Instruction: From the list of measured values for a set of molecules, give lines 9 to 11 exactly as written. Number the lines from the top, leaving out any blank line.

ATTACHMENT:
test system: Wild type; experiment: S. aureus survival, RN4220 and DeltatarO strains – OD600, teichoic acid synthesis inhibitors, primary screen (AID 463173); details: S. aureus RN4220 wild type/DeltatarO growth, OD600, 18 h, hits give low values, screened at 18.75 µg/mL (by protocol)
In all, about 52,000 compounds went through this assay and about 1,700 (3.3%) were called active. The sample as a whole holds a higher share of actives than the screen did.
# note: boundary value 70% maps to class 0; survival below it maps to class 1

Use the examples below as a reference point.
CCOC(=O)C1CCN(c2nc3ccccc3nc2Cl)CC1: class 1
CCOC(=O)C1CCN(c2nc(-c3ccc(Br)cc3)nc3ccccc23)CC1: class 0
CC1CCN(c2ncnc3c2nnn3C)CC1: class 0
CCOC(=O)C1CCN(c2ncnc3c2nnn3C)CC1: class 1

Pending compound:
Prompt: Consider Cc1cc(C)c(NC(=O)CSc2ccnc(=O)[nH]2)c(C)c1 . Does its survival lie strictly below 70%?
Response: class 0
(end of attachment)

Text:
Pending compound:
Prompt: Consider Cc1cc(C)c(NC(=O)CSc2ccnc(=O)[nH]2)c(C)c1 . Does its survival lie strictly below 70%?
Response: class 0